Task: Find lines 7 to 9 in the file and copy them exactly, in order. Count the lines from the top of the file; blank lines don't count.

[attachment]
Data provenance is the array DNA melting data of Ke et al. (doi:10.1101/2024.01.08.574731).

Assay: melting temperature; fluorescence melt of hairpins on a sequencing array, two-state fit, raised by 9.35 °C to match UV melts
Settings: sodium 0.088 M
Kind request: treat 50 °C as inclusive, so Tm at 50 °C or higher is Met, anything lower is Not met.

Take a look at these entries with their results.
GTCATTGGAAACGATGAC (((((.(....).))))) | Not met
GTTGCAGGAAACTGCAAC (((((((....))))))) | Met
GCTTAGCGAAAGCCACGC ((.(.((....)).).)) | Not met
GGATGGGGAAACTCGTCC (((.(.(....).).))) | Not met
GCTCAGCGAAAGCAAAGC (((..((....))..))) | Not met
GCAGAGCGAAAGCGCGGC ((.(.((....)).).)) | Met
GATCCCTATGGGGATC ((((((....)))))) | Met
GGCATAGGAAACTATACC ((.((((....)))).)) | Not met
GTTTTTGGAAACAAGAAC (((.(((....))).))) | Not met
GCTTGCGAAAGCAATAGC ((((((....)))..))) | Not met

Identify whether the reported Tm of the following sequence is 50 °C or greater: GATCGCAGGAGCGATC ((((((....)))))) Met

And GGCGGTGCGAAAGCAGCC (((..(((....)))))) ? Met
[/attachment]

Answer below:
GTTGCAGGAAACTGCAAC (((((((....))))))) | Met
GCTTAGCGAAAGCCACGC ((.(.((....)).).)) | Not met
GGATGGGGAAACTCGTCC (((.(.(....).).))) | Not met